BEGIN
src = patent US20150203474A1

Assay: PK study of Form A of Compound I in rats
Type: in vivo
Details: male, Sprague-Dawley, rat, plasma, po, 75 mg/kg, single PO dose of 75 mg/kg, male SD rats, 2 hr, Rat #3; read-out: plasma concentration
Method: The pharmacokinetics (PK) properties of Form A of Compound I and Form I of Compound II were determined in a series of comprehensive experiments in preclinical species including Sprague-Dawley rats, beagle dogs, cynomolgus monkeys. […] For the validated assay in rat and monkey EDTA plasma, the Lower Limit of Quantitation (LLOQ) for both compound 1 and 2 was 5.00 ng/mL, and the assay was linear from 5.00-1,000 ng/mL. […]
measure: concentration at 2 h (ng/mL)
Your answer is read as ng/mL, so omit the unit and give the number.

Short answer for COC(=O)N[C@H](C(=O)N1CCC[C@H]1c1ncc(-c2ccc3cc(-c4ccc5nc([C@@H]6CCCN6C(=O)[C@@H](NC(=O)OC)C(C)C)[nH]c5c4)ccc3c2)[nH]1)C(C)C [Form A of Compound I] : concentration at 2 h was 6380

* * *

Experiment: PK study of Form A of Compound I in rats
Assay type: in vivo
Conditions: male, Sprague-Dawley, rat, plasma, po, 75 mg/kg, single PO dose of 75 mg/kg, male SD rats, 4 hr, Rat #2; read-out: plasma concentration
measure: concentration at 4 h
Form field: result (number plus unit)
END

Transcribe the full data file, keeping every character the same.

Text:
src = patent US20150203474A1

Assay: PK study of Form A of Compound I in rats
Type: in vivo
Details: male, Sprague-Dawley, rat, plasma, po, 75 mg/kg, single PO dose of 75 mg/kg, male SD rats, 2 hr, Rat #3; read-out: plasma concentration
Method: The pharmacokinetics (PK) properties of Form A of Compound I and Form I of Compound II were determined in a series of comprehensive experiments in preclinical species including Sprague-Dawley rats, beagle dogs, cynomolgus monkeys. […] For the validated assay in rat and monkey EDTA plasma, the Lower Limit of Quantitation (LLOQ) for both compound 1 and 2 was 5.00 ng/mL, and the assay was linear from 5.00-1,000 ng/mL. […]
measure: concentration at 2 h (ng/mL)
Your answer is read as ng/mL, so omit the unit and give the number.

Short answer for COC(=O)N[C@H](C(=O)N1CCC[C@H]1c1ncc(-c2ccc3cc(-c4ccc5nc([C@@H]6CCCN6C(=O)[C@@H](NC(=O)OC)C(C)C)[nH]c5c4)ccc3c2)[nH]1)C(C)C [Form A of Compound I] : concentration at 2 h was 6380

* * *

Experiment: PK study of Form A of Compound I in rats
Assay type: in vivo
Conditions: male, Sprague-Dawley, rat, plasma, po, 75 mg/kg, single PO dose of 75 mg/kg, male SD rats, 4 hr, Rat #2; read-out: plasma concentration
measure: concentration at 4 h
Form field: result (number plus unit)